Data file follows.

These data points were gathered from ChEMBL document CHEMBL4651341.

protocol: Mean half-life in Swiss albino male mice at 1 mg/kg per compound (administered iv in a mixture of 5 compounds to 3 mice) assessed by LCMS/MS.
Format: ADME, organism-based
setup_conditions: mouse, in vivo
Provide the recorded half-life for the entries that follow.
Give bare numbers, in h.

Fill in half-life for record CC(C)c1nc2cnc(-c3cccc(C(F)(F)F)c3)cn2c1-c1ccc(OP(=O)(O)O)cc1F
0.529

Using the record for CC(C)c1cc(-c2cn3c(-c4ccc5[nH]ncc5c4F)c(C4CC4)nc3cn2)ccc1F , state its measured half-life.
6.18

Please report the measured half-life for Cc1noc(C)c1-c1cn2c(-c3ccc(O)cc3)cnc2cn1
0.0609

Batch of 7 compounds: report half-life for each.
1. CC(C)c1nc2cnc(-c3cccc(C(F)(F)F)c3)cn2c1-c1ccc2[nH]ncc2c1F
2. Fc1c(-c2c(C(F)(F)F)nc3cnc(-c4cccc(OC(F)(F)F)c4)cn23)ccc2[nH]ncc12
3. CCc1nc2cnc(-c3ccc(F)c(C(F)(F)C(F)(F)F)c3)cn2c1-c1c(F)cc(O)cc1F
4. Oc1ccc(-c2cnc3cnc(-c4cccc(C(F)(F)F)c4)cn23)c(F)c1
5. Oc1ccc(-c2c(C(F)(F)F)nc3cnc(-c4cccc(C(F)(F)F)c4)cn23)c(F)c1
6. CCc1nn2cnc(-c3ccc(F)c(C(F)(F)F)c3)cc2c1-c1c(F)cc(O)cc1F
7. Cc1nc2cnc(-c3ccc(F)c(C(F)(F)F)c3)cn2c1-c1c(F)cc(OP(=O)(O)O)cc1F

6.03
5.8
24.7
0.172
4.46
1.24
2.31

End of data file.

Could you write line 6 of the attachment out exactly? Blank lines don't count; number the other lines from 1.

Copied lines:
Give bare numbers, in h.